London & South East England extremes
|Highest maximum temperature||St James Park||25.7|
|Lowest maximum temperature||St Catherines Point||19.0|
|Lowest minimum temperature||Frittenden||10.4|
|Highest rainfall||South Newington||3.4|
|Highest maximum temperature||Coningsby||26.1|
|Lowest maximum temperature||Lerwick||14.8|
|Lowest minimum temperature||Baltasound||6.4|
Highest maximum temperature - (0900 to 2100 on the date shown)
Lowest maximum temperature - (0900 to 2100 on the date shown)
Lowest minimum temperature - (2100 on the previous day to 0900 on the date shown)
Highest rainfall -(2100 on the previous day to 2100 on the date shown)
Sunniest - (2100 on the previous day to 2100 on the date shown)
Issued at: 0002 on Sat 02 Aug 2014
Location: 50.822, -0.1356
Altitude: 8m above mean sea level
Still one of the most popular seaside destinations in the UK, Brighton has been a tourist hotspot for many years thanks to its climate, nightlife and fantastic shopping.
Like many of the UK’s contemporary seaside cities, Brighton emerged as a popular haven when the practice of bathing in the sea and ‘taking the sea air’ was considered to be beneficial to a person’s health. Growing from a small fishing village, Brighton became a fashionable place to escape to for busy Londoners, frequented by King George IV and other nobles.
While the 1700s did see Brighton grow in popularity, it was the advent of the railway that really helped to boost the city’s profile. Brighton has consistently attracted visitors for day trips, weekends and entire holidays, with its proximity to London has helped create a huge tourist industry that erupted during the Victorian era, with the building of several attractions including the West Pier and the Palace Pier.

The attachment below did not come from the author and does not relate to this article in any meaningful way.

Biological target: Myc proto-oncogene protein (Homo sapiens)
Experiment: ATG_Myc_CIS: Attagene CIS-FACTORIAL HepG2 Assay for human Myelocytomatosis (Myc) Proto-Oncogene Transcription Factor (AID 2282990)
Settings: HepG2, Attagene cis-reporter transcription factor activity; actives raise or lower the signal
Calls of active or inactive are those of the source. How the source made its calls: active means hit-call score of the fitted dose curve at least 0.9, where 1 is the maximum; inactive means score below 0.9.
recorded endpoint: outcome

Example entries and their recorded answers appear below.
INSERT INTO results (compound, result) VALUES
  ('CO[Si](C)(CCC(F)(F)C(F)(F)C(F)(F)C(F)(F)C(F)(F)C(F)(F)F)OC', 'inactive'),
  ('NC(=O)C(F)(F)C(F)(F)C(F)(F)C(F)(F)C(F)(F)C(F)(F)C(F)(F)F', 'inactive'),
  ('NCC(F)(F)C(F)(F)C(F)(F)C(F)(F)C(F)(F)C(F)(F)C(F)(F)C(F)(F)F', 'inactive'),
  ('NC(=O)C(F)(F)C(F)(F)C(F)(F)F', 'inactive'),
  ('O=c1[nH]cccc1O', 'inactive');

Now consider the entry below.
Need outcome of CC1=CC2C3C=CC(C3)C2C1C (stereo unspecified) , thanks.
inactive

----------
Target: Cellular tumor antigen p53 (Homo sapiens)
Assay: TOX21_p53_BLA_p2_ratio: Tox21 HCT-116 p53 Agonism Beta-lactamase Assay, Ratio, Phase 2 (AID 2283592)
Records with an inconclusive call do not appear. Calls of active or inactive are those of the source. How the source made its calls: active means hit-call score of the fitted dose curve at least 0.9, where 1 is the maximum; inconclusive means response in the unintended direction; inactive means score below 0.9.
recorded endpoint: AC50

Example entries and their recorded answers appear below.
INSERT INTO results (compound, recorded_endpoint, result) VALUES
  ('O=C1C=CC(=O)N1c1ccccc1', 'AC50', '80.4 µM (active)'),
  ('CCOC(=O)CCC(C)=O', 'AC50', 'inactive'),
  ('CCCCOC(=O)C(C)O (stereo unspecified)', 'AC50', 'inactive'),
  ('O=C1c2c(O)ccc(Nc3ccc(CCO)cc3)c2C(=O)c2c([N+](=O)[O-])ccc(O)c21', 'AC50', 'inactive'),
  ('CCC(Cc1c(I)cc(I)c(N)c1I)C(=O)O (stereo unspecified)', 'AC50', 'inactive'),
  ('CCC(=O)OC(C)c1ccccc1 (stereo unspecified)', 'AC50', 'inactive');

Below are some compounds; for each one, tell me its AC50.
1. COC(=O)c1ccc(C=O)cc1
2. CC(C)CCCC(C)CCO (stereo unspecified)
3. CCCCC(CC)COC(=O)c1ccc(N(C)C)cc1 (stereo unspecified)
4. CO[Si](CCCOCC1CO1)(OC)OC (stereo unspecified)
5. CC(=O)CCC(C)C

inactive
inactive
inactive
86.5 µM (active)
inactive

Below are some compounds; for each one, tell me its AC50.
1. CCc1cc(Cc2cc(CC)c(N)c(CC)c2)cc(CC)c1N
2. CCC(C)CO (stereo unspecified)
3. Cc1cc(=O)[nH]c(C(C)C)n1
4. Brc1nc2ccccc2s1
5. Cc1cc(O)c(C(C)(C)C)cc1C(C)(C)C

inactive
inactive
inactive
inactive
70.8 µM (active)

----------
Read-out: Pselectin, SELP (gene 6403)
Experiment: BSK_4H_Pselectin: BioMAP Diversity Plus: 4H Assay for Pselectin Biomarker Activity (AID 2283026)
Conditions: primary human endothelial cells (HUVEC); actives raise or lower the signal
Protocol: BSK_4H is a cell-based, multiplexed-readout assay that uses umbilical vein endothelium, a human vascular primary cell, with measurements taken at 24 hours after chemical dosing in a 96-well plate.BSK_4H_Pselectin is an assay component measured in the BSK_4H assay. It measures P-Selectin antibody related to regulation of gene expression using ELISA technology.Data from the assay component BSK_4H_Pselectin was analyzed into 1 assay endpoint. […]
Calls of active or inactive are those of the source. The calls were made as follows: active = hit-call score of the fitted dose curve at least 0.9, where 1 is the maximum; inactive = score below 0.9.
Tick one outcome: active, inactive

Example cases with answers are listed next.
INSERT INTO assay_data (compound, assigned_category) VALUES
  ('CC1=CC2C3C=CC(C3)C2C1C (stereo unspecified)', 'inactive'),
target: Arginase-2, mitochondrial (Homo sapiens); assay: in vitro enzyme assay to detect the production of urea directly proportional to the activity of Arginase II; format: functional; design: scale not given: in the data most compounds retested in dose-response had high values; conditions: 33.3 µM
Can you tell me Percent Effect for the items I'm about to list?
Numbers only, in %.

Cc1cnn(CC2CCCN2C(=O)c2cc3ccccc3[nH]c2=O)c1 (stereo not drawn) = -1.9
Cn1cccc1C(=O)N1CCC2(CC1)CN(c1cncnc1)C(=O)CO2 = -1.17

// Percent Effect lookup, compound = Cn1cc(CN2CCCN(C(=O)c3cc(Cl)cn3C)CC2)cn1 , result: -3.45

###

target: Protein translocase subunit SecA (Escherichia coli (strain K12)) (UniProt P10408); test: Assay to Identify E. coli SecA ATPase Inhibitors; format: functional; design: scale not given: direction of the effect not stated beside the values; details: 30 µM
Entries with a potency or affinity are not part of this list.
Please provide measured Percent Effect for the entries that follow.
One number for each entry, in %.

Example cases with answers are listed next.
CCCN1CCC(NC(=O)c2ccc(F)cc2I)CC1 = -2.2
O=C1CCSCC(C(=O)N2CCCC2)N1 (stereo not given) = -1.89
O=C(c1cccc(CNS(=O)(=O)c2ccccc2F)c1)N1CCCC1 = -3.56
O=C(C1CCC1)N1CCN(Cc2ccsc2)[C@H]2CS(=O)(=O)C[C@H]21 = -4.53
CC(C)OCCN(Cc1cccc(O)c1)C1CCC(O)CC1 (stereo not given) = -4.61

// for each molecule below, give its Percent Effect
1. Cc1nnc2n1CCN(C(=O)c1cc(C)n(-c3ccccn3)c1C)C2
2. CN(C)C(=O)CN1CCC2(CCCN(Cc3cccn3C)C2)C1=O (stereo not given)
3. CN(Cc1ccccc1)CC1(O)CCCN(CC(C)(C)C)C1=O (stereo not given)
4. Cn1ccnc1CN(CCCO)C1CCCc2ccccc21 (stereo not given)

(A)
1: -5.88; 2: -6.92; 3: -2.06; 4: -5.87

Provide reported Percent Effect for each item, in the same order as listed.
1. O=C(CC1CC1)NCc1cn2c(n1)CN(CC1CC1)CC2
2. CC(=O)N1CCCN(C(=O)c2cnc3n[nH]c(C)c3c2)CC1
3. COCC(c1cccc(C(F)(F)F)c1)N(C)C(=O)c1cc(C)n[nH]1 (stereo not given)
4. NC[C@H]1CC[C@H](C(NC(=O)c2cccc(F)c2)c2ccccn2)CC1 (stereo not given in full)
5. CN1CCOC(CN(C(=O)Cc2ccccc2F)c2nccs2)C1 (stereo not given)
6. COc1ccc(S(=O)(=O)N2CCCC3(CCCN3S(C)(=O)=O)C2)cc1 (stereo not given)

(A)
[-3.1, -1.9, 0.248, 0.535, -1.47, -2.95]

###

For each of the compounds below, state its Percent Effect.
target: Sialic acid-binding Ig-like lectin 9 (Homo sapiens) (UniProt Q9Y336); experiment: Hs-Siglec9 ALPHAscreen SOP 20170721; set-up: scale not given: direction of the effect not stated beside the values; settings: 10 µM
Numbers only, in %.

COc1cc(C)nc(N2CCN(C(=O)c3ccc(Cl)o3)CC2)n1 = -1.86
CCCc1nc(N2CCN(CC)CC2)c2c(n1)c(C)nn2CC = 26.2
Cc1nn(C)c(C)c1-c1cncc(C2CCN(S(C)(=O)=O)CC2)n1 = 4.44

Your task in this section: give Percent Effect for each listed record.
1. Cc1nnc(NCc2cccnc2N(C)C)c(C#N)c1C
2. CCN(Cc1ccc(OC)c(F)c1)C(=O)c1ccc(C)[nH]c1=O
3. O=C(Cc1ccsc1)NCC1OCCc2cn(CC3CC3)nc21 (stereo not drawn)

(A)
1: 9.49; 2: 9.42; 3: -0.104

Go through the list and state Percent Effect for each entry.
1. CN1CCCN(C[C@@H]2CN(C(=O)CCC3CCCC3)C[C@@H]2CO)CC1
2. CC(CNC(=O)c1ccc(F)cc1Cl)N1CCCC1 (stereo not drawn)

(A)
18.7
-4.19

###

Modern-day Brighton has much to echo the luxury of the Georgian and Victorian eras, with a new swathe of independent boutiques opening in key shopping areas of the city, such as The Lanes, which is packed full of quirky shops, jewellers, antiques dealers and specialist restaurants. For those with a taste for the high street, the area around Brighton Town Clock has a huge number of chain stores to echo their larger, London counterparts.
As you might expect from a seaside resort, the beach, marinas and seafront are essential to the culture and nightlife of the city. Bustling bars and galleries line the pebble beach of Brighton, and throughout the year there’s plenty of live music and artistic activities that take place on the seafront, like the Brighton Festival and Brighton Pride. Brighton was the scene of infamous mod and rocker battles in the 1960s, and cutting-edge music is still at the heart of city. Combined with the thriving LGBT scene, Brighton’s reputation as one of the UK’s foremost cities for nightlife isn’t surprising!
Sporting life in Brighton is just as varied as its cultural life, with Brighton and Hove Albion Football Club playing at the American Express Stadium (affectionately known as The Amex) in nearby Falmer. Seafaring sports are also popular, with yachting clubs based around Brighton Marina and the city also hosts the annual Brighton Speed Trials along the seafront, which has been run in Brighton since 1905.